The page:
"Taken as a trilogy, consent not to be a single being is a monumental accomplishment: a brilliant theoretical intervention that might be best described as a powerful case for blackness as a category of analysis."-Brent Hayes Edwards, author of Epistrophies: Jazz and the Literary Imagination In Black and Blur-the first volume in his sublime and compelling trilogy consent not to be a single being-Fred Moten engages in a capacious consideration of the place and force of blackness in African diaspora arts, politics, and life. In these interrelated essays, Moten attends to entanglement, the blurring of borders, and other practices that trouble notions of self-determination and sovereignty within political and aesthetic realms. Black and Blur is marked by unlikely juxtapositions: Althusser informs analyses of rappers Pras and Ol' Dirty Bastard; Shakespeare encounters Stokely Carmichael; thinkers like Kant, Adorno, and Jose Esteban Munoz and artists and musicians including Thornton Dial and Cecil Taylor play off each other. Moten holds that blackness encompasses a range of social, aesthetic, and theoretical insurgencies that respond to a shared modernity founded upon the sociological catastrophe of the transatlantic slave trade and settler colonialism. In so doing, he unsettles normative ways of reading, hearing, and seeing, thereby reordering the senses to create new means of knowing.
Praise for the companion title "Encyclopedia of Native Tribes of
North America" by Michael Johnson:
"Arts and Crafts of the Native American Tribes" is an authoritative illustrated reference that has been carefully created to be a companion to "Encyclopedia of Native Tribes of North America," not a competitive title. It examines in detail how Native American culture evolved and considers the regional similarities and differences of the arts and crafts created by tribes across the continent. Contemporary and modern photographs, fine line illustrations and step-by-step reconstructions (including a Plains Indian warrior dress with headdress, war bonnet, shirt and leggings) show the techniques of manufacture and display the skill and artistry of the crafters.
The book opens with concise coverage of the main cultural areas of North America and a survey of styles by region and over time. A major section on the living structures -- huts, tipis, igloos, etc. -- is followed by an analysis of individual crafts. These include: Baskets -- plaiting, twining, coiling Bone, antler and horn -- implements, tools, pins, fishhooks Decorative arts -- beadwork, porcupine quillwork Featherwork -- bonnets and headdresses Metalwork -- copper, silver, iron, gold Pottery Shellwork Skinwork -- rawhide, leather, furs Stonework -- arrowheads, pipes, art Textiles -- spinning, weaving Woodwork -- totems, figures, masks, utensils, working with bark.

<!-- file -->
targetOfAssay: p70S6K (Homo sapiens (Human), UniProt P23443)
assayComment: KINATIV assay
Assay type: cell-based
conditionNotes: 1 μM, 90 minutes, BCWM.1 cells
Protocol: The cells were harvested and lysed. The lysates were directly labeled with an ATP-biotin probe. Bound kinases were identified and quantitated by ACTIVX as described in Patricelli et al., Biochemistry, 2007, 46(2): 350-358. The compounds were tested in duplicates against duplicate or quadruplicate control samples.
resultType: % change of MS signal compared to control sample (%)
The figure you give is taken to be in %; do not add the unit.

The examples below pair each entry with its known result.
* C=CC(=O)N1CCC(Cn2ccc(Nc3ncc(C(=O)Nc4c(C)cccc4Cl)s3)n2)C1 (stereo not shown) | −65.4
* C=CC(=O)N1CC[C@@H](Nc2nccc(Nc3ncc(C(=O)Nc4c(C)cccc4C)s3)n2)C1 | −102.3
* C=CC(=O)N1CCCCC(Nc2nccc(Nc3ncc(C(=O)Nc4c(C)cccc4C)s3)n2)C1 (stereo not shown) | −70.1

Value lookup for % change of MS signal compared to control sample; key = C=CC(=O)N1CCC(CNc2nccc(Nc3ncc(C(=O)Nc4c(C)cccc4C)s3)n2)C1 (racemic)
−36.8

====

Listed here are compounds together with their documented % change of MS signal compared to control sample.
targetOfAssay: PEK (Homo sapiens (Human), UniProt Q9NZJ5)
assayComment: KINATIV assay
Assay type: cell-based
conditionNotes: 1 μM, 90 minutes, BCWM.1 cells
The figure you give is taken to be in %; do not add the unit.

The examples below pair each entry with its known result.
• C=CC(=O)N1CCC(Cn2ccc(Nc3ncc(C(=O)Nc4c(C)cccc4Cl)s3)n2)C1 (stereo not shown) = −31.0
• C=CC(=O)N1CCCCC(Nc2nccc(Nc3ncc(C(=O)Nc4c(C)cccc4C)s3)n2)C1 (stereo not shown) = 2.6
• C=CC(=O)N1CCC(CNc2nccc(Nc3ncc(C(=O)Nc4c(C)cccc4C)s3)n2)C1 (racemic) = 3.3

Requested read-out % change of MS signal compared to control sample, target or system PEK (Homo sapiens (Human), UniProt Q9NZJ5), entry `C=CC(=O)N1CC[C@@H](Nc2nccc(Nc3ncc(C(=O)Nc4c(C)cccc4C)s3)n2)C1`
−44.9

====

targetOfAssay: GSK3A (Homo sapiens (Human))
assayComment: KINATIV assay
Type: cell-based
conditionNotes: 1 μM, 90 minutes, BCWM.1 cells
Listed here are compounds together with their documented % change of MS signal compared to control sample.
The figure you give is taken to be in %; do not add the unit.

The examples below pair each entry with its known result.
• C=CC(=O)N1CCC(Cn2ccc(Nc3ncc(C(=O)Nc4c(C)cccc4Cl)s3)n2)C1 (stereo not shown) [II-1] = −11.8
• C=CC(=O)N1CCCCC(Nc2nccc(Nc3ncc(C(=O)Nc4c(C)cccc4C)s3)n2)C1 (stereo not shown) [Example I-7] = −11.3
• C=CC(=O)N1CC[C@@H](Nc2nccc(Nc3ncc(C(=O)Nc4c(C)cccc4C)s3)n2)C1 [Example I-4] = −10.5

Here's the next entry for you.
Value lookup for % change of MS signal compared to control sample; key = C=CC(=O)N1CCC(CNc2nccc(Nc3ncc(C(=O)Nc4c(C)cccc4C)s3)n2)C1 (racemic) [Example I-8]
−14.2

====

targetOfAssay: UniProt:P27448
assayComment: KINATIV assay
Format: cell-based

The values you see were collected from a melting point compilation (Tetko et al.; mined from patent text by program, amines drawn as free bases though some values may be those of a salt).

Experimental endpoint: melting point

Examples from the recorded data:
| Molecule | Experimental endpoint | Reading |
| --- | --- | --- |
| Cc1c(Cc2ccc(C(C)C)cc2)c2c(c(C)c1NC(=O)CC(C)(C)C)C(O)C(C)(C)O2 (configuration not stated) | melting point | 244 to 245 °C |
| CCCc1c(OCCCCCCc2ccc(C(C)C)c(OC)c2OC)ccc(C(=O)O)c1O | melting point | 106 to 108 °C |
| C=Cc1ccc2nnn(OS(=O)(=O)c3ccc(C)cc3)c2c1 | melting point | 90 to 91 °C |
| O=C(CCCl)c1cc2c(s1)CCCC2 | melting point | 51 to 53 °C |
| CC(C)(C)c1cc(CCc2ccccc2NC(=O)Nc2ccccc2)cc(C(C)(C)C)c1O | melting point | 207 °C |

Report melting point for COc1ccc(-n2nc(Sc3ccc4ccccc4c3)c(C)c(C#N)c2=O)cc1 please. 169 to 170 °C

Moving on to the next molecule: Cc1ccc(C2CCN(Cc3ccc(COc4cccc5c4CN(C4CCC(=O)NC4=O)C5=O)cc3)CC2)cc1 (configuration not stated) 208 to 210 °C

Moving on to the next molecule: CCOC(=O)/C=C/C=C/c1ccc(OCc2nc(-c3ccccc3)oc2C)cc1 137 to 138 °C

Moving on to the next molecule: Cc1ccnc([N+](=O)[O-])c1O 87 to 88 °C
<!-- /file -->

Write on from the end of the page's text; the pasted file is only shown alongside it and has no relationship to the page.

"Arts and Crafts of the Native American Tribes" is destined to be a primary reference used by ethnographers, historians and collectors for years to come. It is essential for any library serving academic patrons.
Japanese woodblock prints of the Edo period (1615-1868) were the products of a highly commercialised and competitive publishing industry. Their content was inspired by the vibrant popular culture that flourished in Edo (Tokyo). At any given time scores of publishers competed for the services of the leading artists of the day. Publishers and artists displayed tremendous ingenuity in finding ways to sustain demand for prints and to to circumvent the restrictions placed upon them by government censorship. Japanese woodblock prints have long been appreciated in the West for their graphic qualities but their content has not always been fully understood. In recent years, publications by scholars in Japan, Europe and the United States have made possible a more subtle appreciation of the imagery encountered in them. This book draws upon this recent scholarship to explain how those who first purchased these prints would have read them. Through stunning new photography of both well-known and rarely published works in the collection of the British Museum, including many recent acquisitions, the author explores how and why such prints were made, providing a fascinating introduction to a much-loved but little-understood art form.